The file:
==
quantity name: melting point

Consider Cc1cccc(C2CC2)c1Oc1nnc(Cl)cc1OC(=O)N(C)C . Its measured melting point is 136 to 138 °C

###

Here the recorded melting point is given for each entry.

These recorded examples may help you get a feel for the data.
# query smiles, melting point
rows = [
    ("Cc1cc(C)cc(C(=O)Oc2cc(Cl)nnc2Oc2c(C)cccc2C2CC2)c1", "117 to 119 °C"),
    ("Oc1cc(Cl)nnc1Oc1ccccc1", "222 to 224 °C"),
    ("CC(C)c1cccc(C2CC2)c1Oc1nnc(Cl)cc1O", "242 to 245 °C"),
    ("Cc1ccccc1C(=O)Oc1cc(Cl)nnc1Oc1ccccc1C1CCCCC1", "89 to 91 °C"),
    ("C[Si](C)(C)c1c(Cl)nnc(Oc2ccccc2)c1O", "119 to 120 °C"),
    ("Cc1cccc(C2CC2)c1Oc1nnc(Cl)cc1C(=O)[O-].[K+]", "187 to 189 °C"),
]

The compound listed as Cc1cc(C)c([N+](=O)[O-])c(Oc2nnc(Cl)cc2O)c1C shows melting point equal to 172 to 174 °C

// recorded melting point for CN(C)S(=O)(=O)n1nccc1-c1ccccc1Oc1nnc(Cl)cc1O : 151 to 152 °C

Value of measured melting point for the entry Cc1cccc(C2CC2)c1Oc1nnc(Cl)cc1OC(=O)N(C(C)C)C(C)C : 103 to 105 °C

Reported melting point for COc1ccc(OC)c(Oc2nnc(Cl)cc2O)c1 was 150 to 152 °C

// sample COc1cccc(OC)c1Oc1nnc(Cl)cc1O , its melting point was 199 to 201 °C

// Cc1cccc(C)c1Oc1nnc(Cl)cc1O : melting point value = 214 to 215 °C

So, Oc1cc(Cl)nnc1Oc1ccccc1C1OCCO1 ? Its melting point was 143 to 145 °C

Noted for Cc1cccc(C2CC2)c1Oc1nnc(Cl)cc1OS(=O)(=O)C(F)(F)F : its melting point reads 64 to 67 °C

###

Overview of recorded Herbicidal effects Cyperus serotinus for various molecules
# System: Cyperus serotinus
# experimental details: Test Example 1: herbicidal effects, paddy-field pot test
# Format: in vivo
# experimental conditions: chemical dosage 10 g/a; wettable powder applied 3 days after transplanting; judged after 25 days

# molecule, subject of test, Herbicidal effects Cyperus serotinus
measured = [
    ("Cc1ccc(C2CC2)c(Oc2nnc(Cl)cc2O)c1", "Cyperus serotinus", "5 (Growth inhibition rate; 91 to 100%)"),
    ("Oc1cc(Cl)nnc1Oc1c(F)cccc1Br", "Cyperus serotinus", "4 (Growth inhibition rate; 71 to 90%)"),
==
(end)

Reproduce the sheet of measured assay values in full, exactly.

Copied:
quantity name: melting point

Consider Cc1cccc(C2CC2)c1Oc1nnc(Cl)cc1OC(=O)N(C)C . Its measured melting point is 136 to 138 °C

###

Here the recorded melting point is given for each entry.

These recorded examples may help you get a feel for the data.
# query smiles, melting point
rows = [
    ("Cc1cc(C)cc(C(=O)Oc2cc(Cl)nnc2Oc2c(C)cccc2C2CC2)c1", "117 to 119 °C"),
    ("Oc1cc(Cl)nnc1Oc1ccccc1", "222 to 224 °C"),
    ("CC(C)c1cccc(C2CC2)c1Oc1nnc(Cl)cc1O", "242 to 245 °C"),
    ("Cc1ccccc1C(=O)Oc1cc(Cl)nnc1Oc1ccccc1C1CCCCC1", "89 to 91 °C"),
    ("C[Si](C)(C)c1c(Cl)nnc(Oc2ccccc2)c1O", "119 to 120 °C"),
    ("Cc1cccc(C2CC2)c1Oc1nnc(Cl)cc1C(=O)[O-].[K+]", "187 to 189 °C"),
]

The compound listed as Cc1cc(C)c([N+](=O)[O-])c(Oc2nnc(Cl)cc2O)c1C shows melting point equal to 172 to 174 °C

// recorded melting point for CN(C)S(=O)(=O)n1nccc1-c1ccccc1Oc1nnc(Cl)cc1O : 151 to 152 °C

Value of measured melting point for the entry Cc1cccc(C2CC2)c1Oc1nnc(Cl)cc1OC(=O)N(C(C)C)C(C)C : 103 to 105 °C

Reported melting point for COc1ccc(OC)c(Oc2nnc(Cl)cc2O)c1 was 150 to 152 °C

// sample COc1cccc(OC)c1Oc1nnc(Cl)cc1O , its melting point was 199 to 201 °C

// Cc1cccc(C)c1Oc1nnc(Cl)cc1O : melting point value = 214 to 215 °C

So, Oc1cc(Cl)nnc1Oc1ccccc1C1OCCO1 ? Its melting point was 143 to 145 °C

Noted for Cc1cccc(C2CC2)c1Oc1nnc(Cl)cc1OS(=O)(=O)C(F)(F)F : its melting point reads 64 to 67 °C

###

Overview of recorded Herbicidal effects Cyperus serotinus for various molecules
# System: Cyperus serotinus
# experimental details: Test Example 1: herbicidal effects, paddy-field pot test
# Format: in vivo
# experimental conditions: chemical dosage 10 g/a; wettable powder applied 3 days after transplanting; judged after 25 days

# molecule, subject of test, Herbicidal effects Cyperus serotinus
measured = [
    ("Cc1ccc(C2CC2)c(Oc2nnc(Cl)cc2O)c1", "Cyperus serotinus", "5 (Growth inhibition rate; 91 to 100%)"),
    ("Oc1cc(Cl)nnc1Oc1c(F)cccc1Br", "Cyperus serotinus", "4 (Growth inhibition rate; 71 to 90%)"),